Familial Partial Lipodystrophy (FPL) is a rare group of genetic lipodystrophies that causes fat loss from the limbs and buttocks, from childhood or early adulthood.
There are 6 different forms of familial partial lipodystrophy, FPDL1 through to 6. The first 3 forms are the most common of these rare conditions.
Symptoms of FPL include visible fat loss and gain in certain parts of the body, as well as abdominal pain and high blood pressure.
Left untreated LPL can lead to other serious medical problems such as diabetes, insulin resistance, premature atherosclerosis, acute pancreatic, liver disease and an increased risk of coronary heart disease.
The most common symptom of FPL is abnormal fat distribution and visible fat loss of specific parts of the body; areas determined by the type of FPL affecting the patient.
FPDL2, the most common form of the disease, causes fat loss in the arms, legs, trunk and buttocks, together with abnormal fat deposition around the face, neck and upper back. FPDL1, only produces fat loss the arms and legs, as well as minor increases in fat deposition on the neck and face. And FPLD3, one of the rarest forms of FDL thought to affect just 20-30 patients worldwide, has just one main symptom in which a total absence of facial fat occurs.
In addition to symptoms caused by abnormal fat distribution, other symptoms of FPL include abdominal pain and discomfort, high blood pressure, and blotchy skin around the affect areas.
FPDL1 and FPDL2 are associated with insulin resistance, diabetes, increased triglycerides fats in the blood (hypertriglyceridemia), increase fat build up in the liver (liver steatosis), fatty liver disease (hepatic steatosis), inflammation of the pancreas, and dark patches of skin on the neck, armpits and buttocks (acanthosis nigricans). FPDL3 however is more often associated with severe hypertension (high blood pressure).
In order to manage symptoms of FPL, the coordinated efforts of several medical specialists may be called upon. These include cardiologists, endocrinologists, nutritionists, pediatricians, and plastic surgeons. Furthermore, due to the anxiety, stress, and extreme psychological distress the diagnosis may cause, patients are often advised to seek counselling as well.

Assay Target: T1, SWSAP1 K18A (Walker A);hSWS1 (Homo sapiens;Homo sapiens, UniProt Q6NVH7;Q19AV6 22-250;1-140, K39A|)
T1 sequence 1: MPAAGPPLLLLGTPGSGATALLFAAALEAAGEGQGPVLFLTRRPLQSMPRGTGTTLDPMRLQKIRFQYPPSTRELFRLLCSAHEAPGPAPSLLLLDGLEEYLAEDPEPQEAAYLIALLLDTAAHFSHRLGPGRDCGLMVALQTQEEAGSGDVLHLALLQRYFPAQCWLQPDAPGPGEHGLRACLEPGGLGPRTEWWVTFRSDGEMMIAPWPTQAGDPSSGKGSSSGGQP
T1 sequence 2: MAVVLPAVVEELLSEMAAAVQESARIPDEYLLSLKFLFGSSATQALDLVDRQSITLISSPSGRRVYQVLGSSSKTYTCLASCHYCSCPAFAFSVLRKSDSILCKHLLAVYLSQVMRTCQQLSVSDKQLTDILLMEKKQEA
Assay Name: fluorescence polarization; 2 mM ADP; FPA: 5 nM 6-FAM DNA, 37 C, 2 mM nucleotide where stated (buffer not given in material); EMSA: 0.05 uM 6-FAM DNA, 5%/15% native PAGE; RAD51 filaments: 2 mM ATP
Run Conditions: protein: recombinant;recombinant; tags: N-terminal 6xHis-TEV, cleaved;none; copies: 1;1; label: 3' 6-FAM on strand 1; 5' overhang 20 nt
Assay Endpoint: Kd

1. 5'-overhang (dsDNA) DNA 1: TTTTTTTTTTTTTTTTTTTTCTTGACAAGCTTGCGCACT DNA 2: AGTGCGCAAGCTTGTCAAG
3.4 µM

Although there is a lack of clinical trials surrounding FPL, the medical community’s general consensus on how best to treatment the condition focuses on maintaining a healthy, low-fat diet together with an active lifestyle and sufficient exercise.
Patients will be advised to limit their intake of trans-unsaturated and saturated fats, as well as dietary cholesterol. However, with little solid research it is still unknown exactly how effective these measures will be long term.
Performing regular exercise and limiting energy intake can also help patients reduce the formation of fatty deposits around the neck and face.
Diabetes that develops as a result of FPL can be treated with standard therapies, and those suffering with hypertriglyceridemia may be treated with statins, fibric acid derivatives, or n-3 polyunsaturated fatty acids.
Unfortunately, the characteristic loss of adipose tissue caused by FPL cannot be reversed. Therefore preventative measures still remain a patients’ best course of action, highlighting the importance of an accurate and timely diagnosis.
Of the 6 main forms of FPL, all are extremely rare. The form diagnosed most often, FPLD2, is reported to affect just 500 people worldwide, whilst the other 5 groups combined are thought to affect fewer than 3 dozen people globally.
FPL is hereditary and therefore cannot be prevented. It is autosomal dominant and develops at a rate of 50% if one parent has the mutate gene.
Since the very nature of the disease is rare, it’s likely that local support options will be limited, thus the online medical community can become a valuable resource.
The GARD, Genetic and Rare Diseases Information Center, for example, is one resource that provides information on patient organizations designed to help patients and families connect. However, there are many more that also offer credible information as well as forums where those living with FPL can connect and share their stories, tips, and advice.
Talk to your doctor about finding suitable support groups, both in person and online, for those suffering with FPL.
Clinical trials are the final step in the extensive procedure required to develop safe and effective treatments. Follow the latest trials to keep up-to-date with new information regarding FPL treatments and medications, as well as advancements that may improve efficiency of treatment for FPL.